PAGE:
“Nature Boy” Ric Flair isn’t often mentioned in World Class retrospectives, mainly because he was involved with so many other promotions as the NWA World Champion, but the self-described dirtiest player in the game played a big role in putting over the Von Erichs and Dallas. There was no bigger heel than Ric Flair, and before the Freebirds came into their own, Flair was the perfect foil for the beloved Von Erichs.

His championship battles against Kerry Von Erich at the 1982 Christmas Day Star Wars event — in which he defeated Von Erich when Hayes’ turned on Von Erich and hit him with the cage door — along with the Von Erich Memorial Parade of Champions at Texas Stadium in 1984, have gone down in Dallas wrestling lore. Those matches built up sympathy for the Von Erich clan and added to their legend.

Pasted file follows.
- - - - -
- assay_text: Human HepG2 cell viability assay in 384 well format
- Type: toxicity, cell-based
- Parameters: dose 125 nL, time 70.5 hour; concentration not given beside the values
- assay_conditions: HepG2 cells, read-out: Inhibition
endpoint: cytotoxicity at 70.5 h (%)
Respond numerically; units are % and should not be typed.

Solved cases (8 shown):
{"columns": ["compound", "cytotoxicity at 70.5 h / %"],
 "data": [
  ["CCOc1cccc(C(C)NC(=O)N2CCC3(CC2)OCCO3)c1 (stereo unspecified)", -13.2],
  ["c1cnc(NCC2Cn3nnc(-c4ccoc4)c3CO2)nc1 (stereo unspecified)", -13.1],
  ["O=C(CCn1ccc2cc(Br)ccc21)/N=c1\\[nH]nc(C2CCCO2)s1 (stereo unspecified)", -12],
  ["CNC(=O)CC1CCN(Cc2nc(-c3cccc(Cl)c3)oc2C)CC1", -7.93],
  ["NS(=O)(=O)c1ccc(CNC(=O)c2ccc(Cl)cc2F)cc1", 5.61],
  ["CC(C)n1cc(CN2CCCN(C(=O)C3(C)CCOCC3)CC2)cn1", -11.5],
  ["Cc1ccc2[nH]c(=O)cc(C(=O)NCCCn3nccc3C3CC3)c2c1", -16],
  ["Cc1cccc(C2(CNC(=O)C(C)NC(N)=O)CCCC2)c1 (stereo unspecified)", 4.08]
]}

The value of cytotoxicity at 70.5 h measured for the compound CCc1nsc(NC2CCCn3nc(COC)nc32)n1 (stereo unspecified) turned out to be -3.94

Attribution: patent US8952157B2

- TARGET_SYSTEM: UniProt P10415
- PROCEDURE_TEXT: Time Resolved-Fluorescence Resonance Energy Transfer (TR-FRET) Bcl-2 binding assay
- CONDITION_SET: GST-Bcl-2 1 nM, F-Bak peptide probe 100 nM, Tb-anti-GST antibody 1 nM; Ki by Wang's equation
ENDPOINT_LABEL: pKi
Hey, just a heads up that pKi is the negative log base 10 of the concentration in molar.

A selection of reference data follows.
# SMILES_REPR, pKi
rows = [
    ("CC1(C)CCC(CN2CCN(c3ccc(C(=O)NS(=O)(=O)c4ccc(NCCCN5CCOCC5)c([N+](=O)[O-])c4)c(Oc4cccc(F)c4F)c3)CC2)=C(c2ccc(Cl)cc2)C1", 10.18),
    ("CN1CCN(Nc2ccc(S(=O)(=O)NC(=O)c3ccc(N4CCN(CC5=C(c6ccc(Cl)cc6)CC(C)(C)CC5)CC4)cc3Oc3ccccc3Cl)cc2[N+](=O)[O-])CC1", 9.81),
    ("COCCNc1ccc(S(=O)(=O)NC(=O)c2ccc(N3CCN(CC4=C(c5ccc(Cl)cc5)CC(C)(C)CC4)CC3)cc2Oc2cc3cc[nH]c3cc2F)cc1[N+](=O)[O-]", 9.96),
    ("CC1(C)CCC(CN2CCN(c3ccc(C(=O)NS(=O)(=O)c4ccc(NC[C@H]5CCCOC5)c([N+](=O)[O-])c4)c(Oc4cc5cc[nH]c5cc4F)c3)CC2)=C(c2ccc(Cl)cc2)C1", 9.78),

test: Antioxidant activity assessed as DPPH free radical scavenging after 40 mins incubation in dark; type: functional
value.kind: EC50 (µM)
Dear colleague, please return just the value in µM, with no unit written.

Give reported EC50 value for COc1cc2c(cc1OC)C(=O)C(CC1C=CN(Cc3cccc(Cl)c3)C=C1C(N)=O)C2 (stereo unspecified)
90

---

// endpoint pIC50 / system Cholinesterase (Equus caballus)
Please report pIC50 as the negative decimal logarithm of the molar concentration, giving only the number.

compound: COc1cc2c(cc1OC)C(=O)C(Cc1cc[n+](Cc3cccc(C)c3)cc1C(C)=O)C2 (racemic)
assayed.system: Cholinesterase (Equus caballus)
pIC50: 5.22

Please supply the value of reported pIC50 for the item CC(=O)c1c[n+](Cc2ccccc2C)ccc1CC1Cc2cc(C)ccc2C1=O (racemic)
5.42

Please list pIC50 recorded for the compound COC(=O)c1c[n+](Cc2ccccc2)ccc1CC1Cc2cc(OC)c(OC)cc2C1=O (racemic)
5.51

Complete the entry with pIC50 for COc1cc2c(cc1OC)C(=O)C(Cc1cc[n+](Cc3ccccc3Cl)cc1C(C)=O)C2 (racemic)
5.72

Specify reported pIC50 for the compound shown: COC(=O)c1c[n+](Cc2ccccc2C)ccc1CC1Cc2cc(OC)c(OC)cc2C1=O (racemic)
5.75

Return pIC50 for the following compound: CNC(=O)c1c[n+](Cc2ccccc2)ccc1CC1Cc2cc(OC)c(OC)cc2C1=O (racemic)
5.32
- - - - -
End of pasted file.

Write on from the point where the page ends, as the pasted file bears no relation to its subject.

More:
Weeks before Flair’s championship steel cage match against Von Erich, Flair passionately said in a split-screen interview with Von Erich's father, Fritz, “I don’t mind bleeding, and I don’t mind sweating and I don’t mind paying the price to be where I am today! And Von Erichs, you wanted the best and now you must accept the consequences, cause this title is going to stay mine for a long, long time! Wooooo!”

That’s not exactly Shakespeare, but that was the kind of fire Flair brought to the game — fans called it arrogance when he played the villain, and passion when he was the hero.

Very few wrestlers have been able to sustain a career as long and colorful as Flair’s. He switched between beloved hero and loathsome heel for decades, depending on his opponent. Against the babyfaces, he was the dirty heel who would cheat to win. Against the heels, he was the plucky babyface who would do anything to beat his opponent. Flair is still involved with wrestling and is manager for his daughter Charlotte, current champion of the women’s division. Flair will likely be in Charlotte’s corner for her championship match at Wrestlemania, 32 years after his championship match at Texas Stadium against Von Erich.